However, just like everything else we have in this world, herbal medicines also come with some negative aspects. Regular users of herbal remedies and medicines may have to agree with me on this, that most herbal treatments need a longer time for them to take effect fully. A person who is waiting for an herbal medicine to take its effect must possess great patience!

Then again, this is not because the herb or any of its ingredients are ineffective. They are just as effective but, especially if you bought a hundred percent natural medicine, they do not contain synthetic chemicals that are sometimes added to hasten the effect of the herb.

Some are not safe to use

Just as what I have said earlier, some herbs are not as safe to be taken and used by humans. Some herbs may not have any effect on our health while some may even cause diseases and sickness due to their poison content. Some of the herbs that are toxic and should be taken under professional supervision are borage, calamus, comfrey, chaparral and even the relatively innocent licorice.



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The History of Alternative Medicine

The History of Alternative Medicine

A New Fad or Steeped in Ancient History?

You may be new to using alternative medicine or sometimes you have already seen the amazing benefits alternative medicine and alternative therapies can bring to your life. But do you know how long its been practiced and where it originated? Well let me take you on a journey into the fascinating history of alternative medicine.

The history of Alternative Medicine is an interesting one and has links with many different cultures. However it's difficult to say exactly when Alternative Medicine began, in part because up until recently the practices that fall under this term were the conventional medical practices of their time. But if we go back in history and trace several of the forms of healing that are now labeled as alternative we find that their origins go back as much as 5000 years.

From Eastern Philosophy to Widely used Western Alternatives

One of the oldest forms of alternative medicine can be traced back through Chinese history. The ancient Chinese, in much the same way as alternative medicine is used today, based on their healing on the importance of the body and spirit being in balance. Much of the philosophy of Chinese Medicine is based on Taoist and Buddhist principles and the belief that a person and their environment are closely interlinked. The widely known principles of Yin and Yang come from Chinese Medicine and are integral to its practice. Yin and Yang explains how opposing forces are integral to each other and how for harmony within the body to take place, these must be in balance. When these are out of balance, disease occurs.

Chinese Medicine works at restoring balance in various ways including herbal medicine, acupuncture, breathing and movement (Tai Chi and Qigong) and also through diet. The practitioner looked at the patient's health and life in detail to ascertain where their life force or Qi (pronounced Qi) was out of balance. Various methods would then be used to restore the patient back to health. Such was the effectiveness of Chinese Traditional Medicine that it still forms a large part of modern health care in the East. It's not unusual for these "alternative" practices to be used in hospitals alongside western medicine.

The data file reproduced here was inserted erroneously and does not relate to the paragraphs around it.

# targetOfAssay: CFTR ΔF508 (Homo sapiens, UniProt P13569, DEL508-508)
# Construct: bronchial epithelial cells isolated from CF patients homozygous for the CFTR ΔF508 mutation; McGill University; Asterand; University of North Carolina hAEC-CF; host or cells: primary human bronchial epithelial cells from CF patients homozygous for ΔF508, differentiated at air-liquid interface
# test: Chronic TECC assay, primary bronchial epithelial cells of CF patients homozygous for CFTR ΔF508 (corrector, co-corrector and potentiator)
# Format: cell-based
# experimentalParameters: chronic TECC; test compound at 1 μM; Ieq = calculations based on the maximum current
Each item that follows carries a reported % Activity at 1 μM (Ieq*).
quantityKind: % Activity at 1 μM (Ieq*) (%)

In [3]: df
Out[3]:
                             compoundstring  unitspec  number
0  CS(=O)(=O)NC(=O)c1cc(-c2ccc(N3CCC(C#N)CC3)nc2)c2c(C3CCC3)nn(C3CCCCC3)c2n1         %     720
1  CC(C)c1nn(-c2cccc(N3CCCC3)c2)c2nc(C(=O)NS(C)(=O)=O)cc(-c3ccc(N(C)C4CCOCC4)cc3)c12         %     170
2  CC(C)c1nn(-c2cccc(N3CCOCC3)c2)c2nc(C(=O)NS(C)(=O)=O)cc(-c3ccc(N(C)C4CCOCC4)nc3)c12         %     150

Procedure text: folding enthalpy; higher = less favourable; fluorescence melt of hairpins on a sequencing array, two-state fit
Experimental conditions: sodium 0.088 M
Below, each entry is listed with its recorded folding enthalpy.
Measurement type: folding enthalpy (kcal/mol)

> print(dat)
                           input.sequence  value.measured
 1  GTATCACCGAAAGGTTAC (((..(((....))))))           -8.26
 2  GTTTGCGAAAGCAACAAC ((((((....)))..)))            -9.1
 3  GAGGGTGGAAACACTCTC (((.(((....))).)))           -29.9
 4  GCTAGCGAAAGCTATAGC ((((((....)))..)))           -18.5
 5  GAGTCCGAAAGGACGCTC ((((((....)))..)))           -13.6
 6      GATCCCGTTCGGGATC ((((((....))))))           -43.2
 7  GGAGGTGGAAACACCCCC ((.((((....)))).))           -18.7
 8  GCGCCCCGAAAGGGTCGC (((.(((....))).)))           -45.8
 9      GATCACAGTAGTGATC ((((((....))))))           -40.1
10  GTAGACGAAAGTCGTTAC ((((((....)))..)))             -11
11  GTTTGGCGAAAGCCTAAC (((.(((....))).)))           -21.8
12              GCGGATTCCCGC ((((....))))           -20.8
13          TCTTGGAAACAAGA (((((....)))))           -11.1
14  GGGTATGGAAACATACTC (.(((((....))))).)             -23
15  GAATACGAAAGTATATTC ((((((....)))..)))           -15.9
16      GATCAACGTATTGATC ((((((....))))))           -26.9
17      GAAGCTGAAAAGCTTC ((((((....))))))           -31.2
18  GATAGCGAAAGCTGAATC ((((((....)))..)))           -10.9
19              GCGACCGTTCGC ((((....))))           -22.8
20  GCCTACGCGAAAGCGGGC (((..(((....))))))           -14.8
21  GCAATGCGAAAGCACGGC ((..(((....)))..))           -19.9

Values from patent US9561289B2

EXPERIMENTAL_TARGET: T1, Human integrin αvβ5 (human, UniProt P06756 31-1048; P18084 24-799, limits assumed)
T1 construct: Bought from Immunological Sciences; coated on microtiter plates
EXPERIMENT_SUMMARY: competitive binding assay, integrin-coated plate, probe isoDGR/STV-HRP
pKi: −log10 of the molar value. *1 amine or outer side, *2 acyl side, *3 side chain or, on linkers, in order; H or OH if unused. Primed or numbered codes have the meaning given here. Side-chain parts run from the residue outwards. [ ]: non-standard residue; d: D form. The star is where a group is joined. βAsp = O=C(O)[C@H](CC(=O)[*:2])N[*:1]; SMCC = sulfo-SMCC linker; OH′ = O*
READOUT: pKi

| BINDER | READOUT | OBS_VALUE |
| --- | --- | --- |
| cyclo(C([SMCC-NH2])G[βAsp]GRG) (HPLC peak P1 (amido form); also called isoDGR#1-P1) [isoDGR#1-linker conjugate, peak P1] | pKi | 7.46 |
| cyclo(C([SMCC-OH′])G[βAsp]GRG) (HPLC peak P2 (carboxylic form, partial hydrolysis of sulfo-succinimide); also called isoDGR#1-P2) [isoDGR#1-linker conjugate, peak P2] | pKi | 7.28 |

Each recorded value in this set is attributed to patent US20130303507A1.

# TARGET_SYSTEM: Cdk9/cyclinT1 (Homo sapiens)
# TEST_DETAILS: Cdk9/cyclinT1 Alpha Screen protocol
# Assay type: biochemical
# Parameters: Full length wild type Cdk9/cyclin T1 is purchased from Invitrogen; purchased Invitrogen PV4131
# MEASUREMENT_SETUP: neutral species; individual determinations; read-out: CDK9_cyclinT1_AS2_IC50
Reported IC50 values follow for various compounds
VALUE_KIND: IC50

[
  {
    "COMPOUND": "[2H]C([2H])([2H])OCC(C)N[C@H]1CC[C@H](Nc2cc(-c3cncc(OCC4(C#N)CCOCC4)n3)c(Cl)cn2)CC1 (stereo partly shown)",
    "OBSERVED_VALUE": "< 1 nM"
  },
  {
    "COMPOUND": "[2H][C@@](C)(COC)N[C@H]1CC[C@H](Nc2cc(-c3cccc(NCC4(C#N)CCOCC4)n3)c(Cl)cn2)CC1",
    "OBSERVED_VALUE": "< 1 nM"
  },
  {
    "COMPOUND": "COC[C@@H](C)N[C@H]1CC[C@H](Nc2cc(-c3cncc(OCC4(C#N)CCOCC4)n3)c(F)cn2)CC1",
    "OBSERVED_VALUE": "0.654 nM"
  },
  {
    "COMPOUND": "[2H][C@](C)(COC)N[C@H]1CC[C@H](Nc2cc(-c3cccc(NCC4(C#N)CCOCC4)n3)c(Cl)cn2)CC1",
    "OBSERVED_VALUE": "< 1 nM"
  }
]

The other Eastern Culture that has a long history of alternative medicine is India. Ayurvedic medicine dates back as far as 6000 years ago and like Chinese Medicine also has links with Buddhism. Ayurveda comes from 2 Sanskrit words – Ayu meaning life and veda meaning knowledge of. It is a system of medicine that keeps a persons body, mind and spirit in tune with nature in order to maintain good health.

When in Rome …..

In the West, the History of Alternative Medicine goes back around 3000 years. Treatments such as hydrotherapy were popular with the Romans and Greeks. The Ancient Greeks who were greatly influenced by the Babylonians and to a lesser extent by India and Chinarought herbalism into the West. Hippocrates (c. 460-377 BC), a Greek physician commonly referred to as Father of Medicine, practiced herbal medicine.

During the Middle Ages, Monks in Europe studied and boiled medicinal plants and translated many works on the subject from Arabic. Folk Healers also passed on their knowledge of healing through word of mouth, from Master to Apprentice. The understanding of the power different plants have is ingrained in many native civilizations and has allowed man to understand and thrive in often challenging environments. When the Europeans settled in America they found that the Native Americans had an extensive knowledge of the healing power of their indigenous herbs. Likewise the Aborigines in Australia understood the power of plants found in their environment.

Moving forward in time towards the 19th Century, before the rise of Western Medicine, as we now know it, medical practitioners were more like today's naturopaths. They would take a detailed medical history paying particular attention to the patient's lifestyle. They would then suggest ways to improve this by changes in diet, environment and would also prescribe herbal remedies.

How a Bit of Mold Turned the Tables on Alternative Medicine